Minnesota Elector Refuses to Vote for Clinton
Liberals have been twisting arms all over the country in an unprecedented effort to undermine the outcome of the 2016 election favoring Donald Trump in the Electoral College.
But when the votes were counted today in Minnesota, it was Hillary Clinton who lost electoral support at least momentarily.
A crowd of about 100 protesters were on hand to greet the ten members of Minnesota’s Electoral College Assembly who were bound to cast their electoral votes for Clinton. Or were they?
The electors met to give Clinton the state’s votes after she won the popular vote in Minnesota by 44,765 votes.
Muhammad Abdurrahman, one of the 10 electors, voted for Sen. Bernie Sanders, making him a so-called “faithless elector.” He was replaced by an alternate, as required by law, who voted for Clinton.
Abdurrahman, who was a Sanders delegate to the Democratic National Convention, did not say he was protesting Trump; rather, he was protesting the Minnesota law that requires the electors to cast their ballot for the Minnesota popular vote winner.
Secretary of State Steve Simon has been a supporter of National Popular Vote, a campaign to eliminate the Electoral College system and provide for direct presidential elections. But in his current capacity, Simon did what the job requires. He replaced Abdurrahman with an alternate who voted as required under the law.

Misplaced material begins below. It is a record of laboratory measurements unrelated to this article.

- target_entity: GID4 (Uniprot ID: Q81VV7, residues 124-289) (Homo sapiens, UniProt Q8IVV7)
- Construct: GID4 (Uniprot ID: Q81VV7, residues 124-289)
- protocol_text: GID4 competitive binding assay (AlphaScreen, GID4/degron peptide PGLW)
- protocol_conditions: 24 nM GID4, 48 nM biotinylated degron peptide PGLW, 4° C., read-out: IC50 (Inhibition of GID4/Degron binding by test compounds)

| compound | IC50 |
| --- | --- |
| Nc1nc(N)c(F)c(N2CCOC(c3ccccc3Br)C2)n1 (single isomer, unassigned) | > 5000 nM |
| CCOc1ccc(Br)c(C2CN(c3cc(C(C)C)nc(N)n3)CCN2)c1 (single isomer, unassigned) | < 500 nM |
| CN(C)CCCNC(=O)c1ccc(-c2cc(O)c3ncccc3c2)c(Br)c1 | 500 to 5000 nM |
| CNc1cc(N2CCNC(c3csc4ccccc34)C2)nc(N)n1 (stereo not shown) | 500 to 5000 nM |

Inside the packed meeting room at the state’s new Senate office building, a few Minnesotans said in raised voices that Secretary of State Steve Simon — who presided over the proceedings — and electors should delay the vote or abstain until a proper investigation of Russian interference in the election.
In Minnesota fashion, the demonstrators inside the assembly were not particularly disruptive. State Patrol made no effort to silence or remove them.
Laura Flynn and Mike Rollin, both of Minneapolis, said after the ceremony that they were opposed to the Electoral College system of choosing a president and said the electors could not make informed choices without a full investigation of Russian influence in the November election.
Simon, elected as a DFLer in 2014 after serving in the Minnesota House, said he was required by law and Constitution to proceed with the assembly.